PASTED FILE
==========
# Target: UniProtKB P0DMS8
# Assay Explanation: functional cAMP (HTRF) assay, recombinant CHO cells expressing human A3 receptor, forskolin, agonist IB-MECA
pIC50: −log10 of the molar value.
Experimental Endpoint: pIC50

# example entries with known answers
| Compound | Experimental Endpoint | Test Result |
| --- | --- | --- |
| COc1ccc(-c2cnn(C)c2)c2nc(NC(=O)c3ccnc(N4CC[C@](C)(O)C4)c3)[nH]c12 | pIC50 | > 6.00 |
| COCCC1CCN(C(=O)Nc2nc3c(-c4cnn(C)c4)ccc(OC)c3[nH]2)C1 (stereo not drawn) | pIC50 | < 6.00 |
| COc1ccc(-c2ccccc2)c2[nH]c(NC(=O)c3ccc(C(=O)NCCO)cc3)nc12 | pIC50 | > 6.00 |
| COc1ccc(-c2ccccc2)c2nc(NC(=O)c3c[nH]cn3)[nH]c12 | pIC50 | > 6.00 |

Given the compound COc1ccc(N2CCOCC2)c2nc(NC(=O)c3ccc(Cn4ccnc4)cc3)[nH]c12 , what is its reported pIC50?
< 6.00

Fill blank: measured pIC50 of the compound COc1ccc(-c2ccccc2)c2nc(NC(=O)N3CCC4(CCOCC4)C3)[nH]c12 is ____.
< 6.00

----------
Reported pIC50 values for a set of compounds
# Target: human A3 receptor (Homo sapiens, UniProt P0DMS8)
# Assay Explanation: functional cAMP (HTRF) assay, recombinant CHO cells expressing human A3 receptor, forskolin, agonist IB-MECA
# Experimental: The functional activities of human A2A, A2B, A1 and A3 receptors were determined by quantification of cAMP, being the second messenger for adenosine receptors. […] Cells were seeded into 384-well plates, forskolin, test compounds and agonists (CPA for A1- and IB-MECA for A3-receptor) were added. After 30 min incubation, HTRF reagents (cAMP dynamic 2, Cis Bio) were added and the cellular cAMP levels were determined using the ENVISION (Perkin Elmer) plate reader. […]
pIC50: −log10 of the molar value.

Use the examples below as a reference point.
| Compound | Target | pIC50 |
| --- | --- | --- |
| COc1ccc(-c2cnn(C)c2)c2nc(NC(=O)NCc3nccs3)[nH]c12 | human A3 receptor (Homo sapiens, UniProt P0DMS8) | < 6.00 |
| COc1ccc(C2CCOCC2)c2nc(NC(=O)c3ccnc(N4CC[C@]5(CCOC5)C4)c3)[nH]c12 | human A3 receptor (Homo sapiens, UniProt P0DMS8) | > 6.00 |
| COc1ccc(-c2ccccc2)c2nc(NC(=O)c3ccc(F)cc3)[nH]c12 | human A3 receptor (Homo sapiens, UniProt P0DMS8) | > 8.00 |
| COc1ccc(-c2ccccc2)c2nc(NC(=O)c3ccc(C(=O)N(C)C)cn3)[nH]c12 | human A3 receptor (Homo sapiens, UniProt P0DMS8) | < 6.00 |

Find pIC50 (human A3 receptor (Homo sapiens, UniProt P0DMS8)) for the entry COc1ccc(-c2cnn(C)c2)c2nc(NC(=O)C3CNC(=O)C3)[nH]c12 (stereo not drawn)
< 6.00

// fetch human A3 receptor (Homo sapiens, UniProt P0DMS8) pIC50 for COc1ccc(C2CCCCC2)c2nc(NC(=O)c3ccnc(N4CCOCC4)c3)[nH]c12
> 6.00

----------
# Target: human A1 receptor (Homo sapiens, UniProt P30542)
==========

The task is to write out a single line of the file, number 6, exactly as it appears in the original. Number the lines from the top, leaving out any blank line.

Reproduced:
| Compound | Experimental Endpoint | Test Result |